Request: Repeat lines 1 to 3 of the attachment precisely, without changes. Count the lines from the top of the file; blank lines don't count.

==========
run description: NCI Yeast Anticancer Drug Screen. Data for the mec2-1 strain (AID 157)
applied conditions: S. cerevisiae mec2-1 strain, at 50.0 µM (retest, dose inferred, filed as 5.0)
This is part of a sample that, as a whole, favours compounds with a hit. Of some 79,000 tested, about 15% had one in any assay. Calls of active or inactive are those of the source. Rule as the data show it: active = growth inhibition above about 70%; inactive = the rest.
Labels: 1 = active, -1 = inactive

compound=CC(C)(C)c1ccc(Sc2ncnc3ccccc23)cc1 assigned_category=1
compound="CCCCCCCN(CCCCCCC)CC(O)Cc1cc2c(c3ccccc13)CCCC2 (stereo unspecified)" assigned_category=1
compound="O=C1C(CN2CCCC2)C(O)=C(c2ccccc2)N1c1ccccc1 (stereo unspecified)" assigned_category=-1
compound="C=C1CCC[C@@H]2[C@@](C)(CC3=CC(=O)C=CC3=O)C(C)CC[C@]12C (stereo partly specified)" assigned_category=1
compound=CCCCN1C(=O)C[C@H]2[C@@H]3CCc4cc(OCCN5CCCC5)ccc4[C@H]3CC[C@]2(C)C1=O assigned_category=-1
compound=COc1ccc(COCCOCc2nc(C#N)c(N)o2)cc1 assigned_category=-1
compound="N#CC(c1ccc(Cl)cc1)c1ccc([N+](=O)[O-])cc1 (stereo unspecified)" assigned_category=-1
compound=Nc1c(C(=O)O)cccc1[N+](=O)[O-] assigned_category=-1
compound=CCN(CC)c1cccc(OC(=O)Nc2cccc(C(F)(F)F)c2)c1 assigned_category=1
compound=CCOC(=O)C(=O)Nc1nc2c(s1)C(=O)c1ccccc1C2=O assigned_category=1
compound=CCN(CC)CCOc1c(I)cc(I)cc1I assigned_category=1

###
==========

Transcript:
run description: NCI Yeast Anticancer Drug Screen. Data for the mec2-1 strain (AID 157)
applied conditions: S. cerevisiae mec2-1 strain, at 50.0 µM (retest, dose inferred, filed as 5.0)
This is part of a sample that, as a whole, favours compounds with a hit. Of some 79,000 tested, about 15% had one in any assay. Calls of active or inactive are those of the source. Rule as the data show it: active = growth inhibition above about 70%; inactive = the rest.